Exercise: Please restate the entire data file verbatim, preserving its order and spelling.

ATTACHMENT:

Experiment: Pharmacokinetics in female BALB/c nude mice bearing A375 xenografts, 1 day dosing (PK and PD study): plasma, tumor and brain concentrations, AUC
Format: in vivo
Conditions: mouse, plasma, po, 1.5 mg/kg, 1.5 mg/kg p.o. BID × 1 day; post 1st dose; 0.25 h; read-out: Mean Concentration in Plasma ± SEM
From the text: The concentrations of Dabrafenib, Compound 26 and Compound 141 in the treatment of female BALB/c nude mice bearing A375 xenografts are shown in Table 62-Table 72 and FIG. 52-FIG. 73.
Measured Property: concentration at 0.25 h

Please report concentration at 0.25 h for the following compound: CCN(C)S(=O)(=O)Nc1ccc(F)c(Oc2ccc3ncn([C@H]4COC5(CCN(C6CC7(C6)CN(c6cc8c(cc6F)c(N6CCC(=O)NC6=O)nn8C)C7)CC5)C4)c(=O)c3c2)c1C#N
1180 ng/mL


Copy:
Experiment: Pharmacokinetics in female BALB/c nude mice bearing A375 xenografts, 1 day dosing (PK and PD study): plasma, tumor and brain concentrations, AUC
Format: in vivo
Conditions: mouse, plasma, po, 1.5 mg/kg, 1.5 mg/kg p.o. BID × 1 day; post 1st dose; 0.25 h; read-out: Mean Concentration in Plasma ± SEM
From the text: The concentrations of Dabrafenib, Compound 26 and Compound 141 in the treatment of female BALB/c nude mice bearing A375 xenografts are shown in Table 62-Table 72 and FIG. 52-FIG. 73.
Measured Property: concentration at 0.25 h

Please report concentration at 0.25 h for the following compound: CCN(C)S(=O)(=O)Nc1ccc(F)c(Oc2ccc3ncn([C@H]4COC5(CCN(C6CC7(C6)CN(c6cc8c(cc6F)c(N6CCC(=O)NC6=O)nn8C)C7)CC5)C4)c(=O)c3c2)c1C#N
1180 ng/mL